At Loncon I picked up a few volumes published by Springer in their “Science and Fiction” series. The series is accessible online via many of the Springer database subscriptions. One book I bought is called The Hunter. It is one of a number of “scientific novels” (quite a few of which were on display at Loncon), written by flight technology expert from the university of Turin, Giancarlo Genta, not usually known for writing fiction.
I spoke to the series editor at Springer at Loncon, who told me that the “scientific novels” of the series are written by scholars who are primarily active researchers in their respective areas, but some of whom have admitted to trying their hand at writing fiction, too. Springer now publishes this fiction, written by scientists. Each volume comes with an appendix titled “the science behind the fiction”. I’m going to post a proper review of The Hunter when I’ve finished reading it, but what I can say at about 30 pages in is: it is delightfully nerdy! It is definitely not be the most polished piece of fiction I have ever read, but I am more than happy to go along with it.
I ask myself who the intended audience is, though. Again, at about 30 pages in and after having a quick flip through the scientific appendix, I would conjecture that scientists might feel under-challenged by the fiction, and that readers of science fiction might want more hard science in the appendix. I would assume that those who follow SF literature are familiar with acronyms such as FTL or ideas such as terraforming, exoplanets, warp drive, and space elevator, which are explained (among others) in the appendix. But: I’ll say more about that in a review to follow.
“Faith and science, I have learned, are two sides of the same coin, separated by an expanse so small, but wide enough that one side can’t see the other.” (from Mary E. Pearson. The Adoration of Jenna Fox, part one of The Jenna Fox Chronicles)
In the story, set in an unspecified near-future, teenager Jenna Fox finds out that her parents have replaced 90% of her body with sophisticated biotech in order to save her life after an accident. Jenna doesn’t find this out until about 40% into my Kindle edition of the book. In the world of the book, it is illegal to replace such a high percentage of a human body.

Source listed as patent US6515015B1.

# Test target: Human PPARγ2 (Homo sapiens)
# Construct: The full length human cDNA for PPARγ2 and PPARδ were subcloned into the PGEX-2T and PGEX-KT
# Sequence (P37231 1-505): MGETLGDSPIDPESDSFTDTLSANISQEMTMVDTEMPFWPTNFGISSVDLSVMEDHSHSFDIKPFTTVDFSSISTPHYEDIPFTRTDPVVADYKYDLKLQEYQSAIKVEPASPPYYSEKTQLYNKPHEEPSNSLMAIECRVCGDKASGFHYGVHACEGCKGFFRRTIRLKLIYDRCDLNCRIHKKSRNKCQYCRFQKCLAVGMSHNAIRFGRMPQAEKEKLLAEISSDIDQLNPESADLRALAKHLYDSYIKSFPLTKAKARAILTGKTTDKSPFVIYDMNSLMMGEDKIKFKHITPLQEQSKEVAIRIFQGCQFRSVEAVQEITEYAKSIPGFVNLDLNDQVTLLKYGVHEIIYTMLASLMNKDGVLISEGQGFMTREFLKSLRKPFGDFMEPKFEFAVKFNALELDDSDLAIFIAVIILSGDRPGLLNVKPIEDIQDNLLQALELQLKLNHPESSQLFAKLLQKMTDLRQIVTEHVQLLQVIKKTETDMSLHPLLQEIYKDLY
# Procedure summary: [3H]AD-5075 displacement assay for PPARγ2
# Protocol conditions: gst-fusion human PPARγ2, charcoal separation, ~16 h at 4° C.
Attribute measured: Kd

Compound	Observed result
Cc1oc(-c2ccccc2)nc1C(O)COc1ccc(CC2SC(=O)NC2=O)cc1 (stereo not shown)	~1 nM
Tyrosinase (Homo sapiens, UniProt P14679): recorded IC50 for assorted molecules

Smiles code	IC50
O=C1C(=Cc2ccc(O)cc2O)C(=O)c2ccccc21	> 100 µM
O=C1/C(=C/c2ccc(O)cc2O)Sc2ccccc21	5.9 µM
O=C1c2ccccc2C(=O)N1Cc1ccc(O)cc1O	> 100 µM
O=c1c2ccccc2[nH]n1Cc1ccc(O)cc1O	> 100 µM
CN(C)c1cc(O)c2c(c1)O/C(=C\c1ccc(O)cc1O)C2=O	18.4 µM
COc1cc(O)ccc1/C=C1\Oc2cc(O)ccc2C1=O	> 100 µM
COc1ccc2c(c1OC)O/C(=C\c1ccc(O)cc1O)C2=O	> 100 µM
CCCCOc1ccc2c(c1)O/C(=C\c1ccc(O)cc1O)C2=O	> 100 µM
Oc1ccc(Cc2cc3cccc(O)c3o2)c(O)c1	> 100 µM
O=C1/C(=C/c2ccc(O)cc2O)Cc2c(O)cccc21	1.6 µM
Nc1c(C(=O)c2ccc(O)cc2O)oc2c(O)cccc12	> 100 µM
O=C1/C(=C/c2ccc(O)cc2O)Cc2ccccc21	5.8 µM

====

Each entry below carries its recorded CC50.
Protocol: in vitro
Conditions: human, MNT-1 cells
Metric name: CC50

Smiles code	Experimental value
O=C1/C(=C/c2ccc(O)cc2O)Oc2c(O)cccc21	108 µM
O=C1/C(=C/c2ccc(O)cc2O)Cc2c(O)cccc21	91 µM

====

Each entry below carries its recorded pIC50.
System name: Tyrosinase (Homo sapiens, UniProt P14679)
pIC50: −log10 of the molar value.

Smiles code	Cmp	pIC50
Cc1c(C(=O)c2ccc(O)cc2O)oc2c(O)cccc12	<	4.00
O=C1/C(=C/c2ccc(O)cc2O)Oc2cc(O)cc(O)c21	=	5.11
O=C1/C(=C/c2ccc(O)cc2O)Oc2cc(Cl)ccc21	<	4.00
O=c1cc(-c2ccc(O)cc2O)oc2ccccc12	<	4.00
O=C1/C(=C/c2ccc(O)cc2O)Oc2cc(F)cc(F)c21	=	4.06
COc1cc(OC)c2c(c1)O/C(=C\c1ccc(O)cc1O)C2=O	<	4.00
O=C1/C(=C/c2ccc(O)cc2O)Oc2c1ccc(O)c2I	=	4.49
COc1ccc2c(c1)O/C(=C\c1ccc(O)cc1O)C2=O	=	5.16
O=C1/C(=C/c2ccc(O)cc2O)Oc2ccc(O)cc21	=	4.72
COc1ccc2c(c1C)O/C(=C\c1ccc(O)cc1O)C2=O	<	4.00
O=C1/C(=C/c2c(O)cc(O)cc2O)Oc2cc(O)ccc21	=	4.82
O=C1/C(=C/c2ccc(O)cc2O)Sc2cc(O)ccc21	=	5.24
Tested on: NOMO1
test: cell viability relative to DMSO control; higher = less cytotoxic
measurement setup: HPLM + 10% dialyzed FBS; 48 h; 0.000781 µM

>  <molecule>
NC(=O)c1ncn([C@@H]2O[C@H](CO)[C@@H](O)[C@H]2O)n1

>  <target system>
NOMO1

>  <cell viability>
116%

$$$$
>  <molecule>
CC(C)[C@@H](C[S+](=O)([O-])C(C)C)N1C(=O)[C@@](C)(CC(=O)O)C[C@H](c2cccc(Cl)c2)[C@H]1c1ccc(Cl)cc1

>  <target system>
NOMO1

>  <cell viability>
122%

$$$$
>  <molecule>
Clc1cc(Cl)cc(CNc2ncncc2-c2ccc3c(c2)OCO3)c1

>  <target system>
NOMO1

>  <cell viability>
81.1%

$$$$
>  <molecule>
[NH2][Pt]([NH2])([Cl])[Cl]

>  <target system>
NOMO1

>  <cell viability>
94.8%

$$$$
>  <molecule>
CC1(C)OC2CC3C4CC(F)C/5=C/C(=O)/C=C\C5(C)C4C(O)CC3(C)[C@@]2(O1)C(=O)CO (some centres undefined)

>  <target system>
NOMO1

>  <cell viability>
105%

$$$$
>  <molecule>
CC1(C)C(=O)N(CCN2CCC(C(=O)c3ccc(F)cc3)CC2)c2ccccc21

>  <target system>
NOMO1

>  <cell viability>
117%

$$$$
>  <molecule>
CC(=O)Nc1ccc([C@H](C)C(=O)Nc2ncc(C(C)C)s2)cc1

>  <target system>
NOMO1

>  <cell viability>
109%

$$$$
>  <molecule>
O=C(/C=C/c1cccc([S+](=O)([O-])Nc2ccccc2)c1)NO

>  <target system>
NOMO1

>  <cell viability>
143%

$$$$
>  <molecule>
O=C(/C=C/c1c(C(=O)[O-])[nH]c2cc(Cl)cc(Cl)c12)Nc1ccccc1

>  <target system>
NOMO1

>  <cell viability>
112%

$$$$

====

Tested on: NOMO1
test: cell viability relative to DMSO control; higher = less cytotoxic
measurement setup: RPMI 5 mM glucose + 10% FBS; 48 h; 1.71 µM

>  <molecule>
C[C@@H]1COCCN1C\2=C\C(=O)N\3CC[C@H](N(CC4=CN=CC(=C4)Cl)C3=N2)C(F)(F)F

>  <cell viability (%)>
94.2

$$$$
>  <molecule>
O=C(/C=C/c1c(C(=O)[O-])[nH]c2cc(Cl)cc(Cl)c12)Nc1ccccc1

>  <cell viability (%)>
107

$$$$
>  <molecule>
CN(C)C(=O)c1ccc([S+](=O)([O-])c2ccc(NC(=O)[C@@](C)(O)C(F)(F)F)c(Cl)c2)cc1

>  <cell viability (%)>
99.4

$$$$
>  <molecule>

I found it interesting that religion, especially a religious site, plays a small but distinctive part in this narrative, which is a classic coming-of-age story:
Jenna’s grandmother Lily, who opposed Jenna’s parents’ decision to save her life by making her into a non-consenting cyborg, is a practicing Catholic and takes Jenna with her to a Catholic monastery. Jenna, experiencing amnesia, is still unaware of her new cyborg identity when she visits the church for the first time. Christ, though, she seems to remember – almost like something eternally present – but the solemn atmosphere of the church does not evoke any feelings at her first visit, or so she reports (it is a first person narrative).
Then, though, her presence in the church evokes a sudden memory of her own baptism at two weeks old: one of her first suspicions that something oddly different is happening to her brain. She feels like she is not supposed to remember events from such early childhood.
Still unaware of her cyborg body, she sees her soon-to-be boyfriend Ethan at the Mission for the first time.
To me, the locale of the Mission in the book appeared as a sort of static place. Almost a blank space, where references to the past are made, references to traditions, Saints, cemeteries. The old Mission is dedicated to nurturing plants with unadulterated DNA: yet another way the locale is characterised as a sanctuary, as something restorative, since the disaster that catapults this book into the “slightly postapocalytpic” sub genre is attributed in part to genetic engineering.
After Jenna learns about her new cyborg body, she confesses this (and her “illegality) to Ethan in the Mission.
At her final visit there, she feels, well, something: “Souls, if there is such a thing, are nourished and mended here.” And, indeed, at the end of the book, her skeptic grandmother Lily – who for most of the book has treated New Jenna as a “thing”, entirely different from old organic Jenna – baptises Jenna, so that the strange memory of her baptism at two weeks old arches all the way to the end of the book to her second baptism, as cyborg Jenna, with her grandmother finally acknowledging that there must be a soul that transcends the body.
In his essay “Parables for the Postmodern, Post-9/11, and Posthuman World: Carrie Ryan’s Forest of Hands and Teeth Books, M.T. Anderson’s Feed, and Mary E. Pearson’s The Adoration of Jenna Fox” (published in Contemporary Dystopian Fiction for Young Adults: Brave New Teenagers (Basu, Broad, Hintz, eds.), London/NY: Routledge, 2013, pp. 189-202) Thomas J. Morrissey writes, interestingly and accurately, that YA dystopias encourage a posthuman perspective: “At this point in our history we are figurative cyborgs whether or not we know it or accept it” (Morrissey, 191). I quite agree with this statement and would therefore read Jenna Fox as essentially arguing that the very human trait of religion is passed on to what humans create.
Jenna says, “The world has changed. So have I.” So has religion.
By way of footnote: I highly recommend Basu, Broad, and Hintz’s edited volume mentioned above. Do read!
It’s on my reading list, but hasn’t arrived yet. In the meantime, might I refer you to a review of this book by John Hedley Brooke in Zygon: The Journal of Religion and Science, Vol. 48.1, pp. 236-238, February 2013.